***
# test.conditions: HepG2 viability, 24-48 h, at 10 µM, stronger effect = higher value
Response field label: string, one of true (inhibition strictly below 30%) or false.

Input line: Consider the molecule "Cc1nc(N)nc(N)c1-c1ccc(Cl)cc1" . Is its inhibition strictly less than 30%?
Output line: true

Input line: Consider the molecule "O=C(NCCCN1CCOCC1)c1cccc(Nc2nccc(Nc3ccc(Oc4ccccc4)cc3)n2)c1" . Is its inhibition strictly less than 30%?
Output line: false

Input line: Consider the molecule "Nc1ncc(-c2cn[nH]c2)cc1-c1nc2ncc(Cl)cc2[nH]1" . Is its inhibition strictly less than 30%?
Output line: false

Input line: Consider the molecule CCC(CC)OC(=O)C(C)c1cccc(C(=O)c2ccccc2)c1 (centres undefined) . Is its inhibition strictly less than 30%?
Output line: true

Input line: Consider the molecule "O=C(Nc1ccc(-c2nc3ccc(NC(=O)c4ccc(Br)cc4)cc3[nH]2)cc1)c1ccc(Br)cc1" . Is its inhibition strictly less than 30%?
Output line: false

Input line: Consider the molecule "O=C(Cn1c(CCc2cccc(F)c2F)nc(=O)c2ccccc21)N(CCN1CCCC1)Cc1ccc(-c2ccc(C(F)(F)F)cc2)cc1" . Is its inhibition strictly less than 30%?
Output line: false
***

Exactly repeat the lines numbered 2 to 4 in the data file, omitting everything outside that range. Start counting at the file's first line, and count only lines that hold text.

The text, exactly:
Response field label: string, one of true (inhibition strictly below 30%) or false.

Input line: Consider the molecule "Cc1nc(N)nc(N)c1-c1ccc(Cl)cc1" . Is its inhibition strictly less than 30%?
Output line: true